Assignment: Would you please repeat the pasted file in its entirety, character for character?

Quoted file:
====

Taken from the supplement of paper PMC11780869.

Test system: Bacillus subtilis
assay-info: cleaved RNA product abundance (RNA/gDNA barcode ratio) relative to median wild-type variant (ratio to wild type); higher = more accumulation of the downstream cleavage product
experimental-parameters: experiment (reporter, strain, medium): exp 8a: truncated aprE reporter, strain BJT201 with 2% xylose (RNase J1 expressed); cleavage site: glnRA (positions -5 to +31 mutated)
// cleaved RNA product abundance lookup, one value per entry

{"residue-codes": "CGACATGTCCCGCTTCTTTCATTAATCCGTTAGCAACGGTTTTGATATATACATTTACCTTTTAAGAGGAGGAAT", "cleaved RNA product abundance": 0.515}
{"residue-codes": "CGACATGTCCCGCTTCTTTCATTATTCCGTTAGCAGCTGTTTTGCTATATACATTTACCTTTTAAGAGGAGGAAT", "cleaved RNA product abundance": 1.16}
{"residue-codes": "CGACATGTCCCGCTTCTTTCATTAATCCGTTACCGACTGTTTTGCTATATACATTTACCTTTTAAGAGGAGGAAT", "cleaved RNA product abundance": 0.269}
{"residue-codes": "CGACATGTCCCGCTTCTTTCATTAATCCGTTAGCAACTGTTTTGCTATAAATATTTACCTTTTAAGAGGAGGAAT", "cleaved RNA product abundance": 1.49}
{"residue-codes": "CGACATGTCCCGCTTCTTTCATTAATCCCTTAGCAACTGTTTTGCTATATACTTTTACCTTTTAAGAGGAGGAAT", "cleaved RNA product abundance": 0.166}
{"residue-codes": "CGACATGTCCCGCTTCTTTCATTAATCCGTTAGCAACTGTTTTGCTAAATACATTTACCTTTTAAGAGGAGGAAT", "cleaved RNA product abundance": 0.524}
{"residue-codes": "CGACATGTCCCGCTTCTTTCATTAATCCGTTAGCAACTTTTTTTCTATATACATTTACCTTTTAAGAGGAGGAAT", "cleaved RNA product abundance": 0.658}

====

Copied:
Taken from the supplement of paper PMC11780869.

Test system: Bacillus subtilis
assay-info: cleaved RNA product abundance (RNA/gDNA barcode ratio) relative to median wild-type variant (ratio to wild type); higher = more accumulation of the downstream cleavage product
experimental-parameters: experiment (reporter, strain, medium): exp 8a: truncated aprE reporter, strain BJT201 with 2% xylose (RNase J1 expressed); cleavage site: glnRA (positions -5 to +31 mutated)
// cleaved RNA product abundance lookup, one value per entry

{"residue-codes": "CGACATGTCCCGCTTCTTTCATTAATCCGTTAGCAACGGTTTTGATATATACATTTACCTTTTAAGAGGAGGAAT", "cleaved RNA product abundance": 0.515}
{"residue-codes": "CGACATGTCCCGCTTCTTTCATTATTCCGTTAGCAGCTGTTTTGCTATATACATTTACCTTTTAAGAGGAGGAAT", "cleaved RNA product abundance": 1.16}
{"residue-codes": "CGACATGTCCCGCTTCTTTCATTAATCCGTTACCGACTGTTTTGCTATATACATTTACCTTTTAAGAGGAGGAAT", "cleaved RNA product abundance": 0.269}
{"residue-codes": "CGACATGTCCCGCTTCTTTCATTAATCCGTTAGCAACTGTTTTGCTATAAATATTTACCTTTTAAGAGGAGGAAT", "cleaved RNA product abundance": 1.49}
{"residue-codes": "CGACATGTCCCGCTTCTTTCATTAATCCCTTAGCAACTGTTTTGCTATATACTTTTACCTTTTAAGAGGAGGAAT", "cleaved RNA product abundance": 0.166}
{"residue-codes": "CGACATGTCCCGCTTCTTTCATTAATCCGTTAGCAACTGTTTTGCTAAATACATTTACCTTTTAAGAGGAGGAAT", "cleaved RNA product abundance": 0.524}
{"residue-codes": "CGACATGTCCCGCTTCTTTCATTAATCCGTTAGCAACTTTTTTTCTATATACATTTACCTTTTAAGAGGAGGAAT", "cleaved RNA product abundance": 0.658}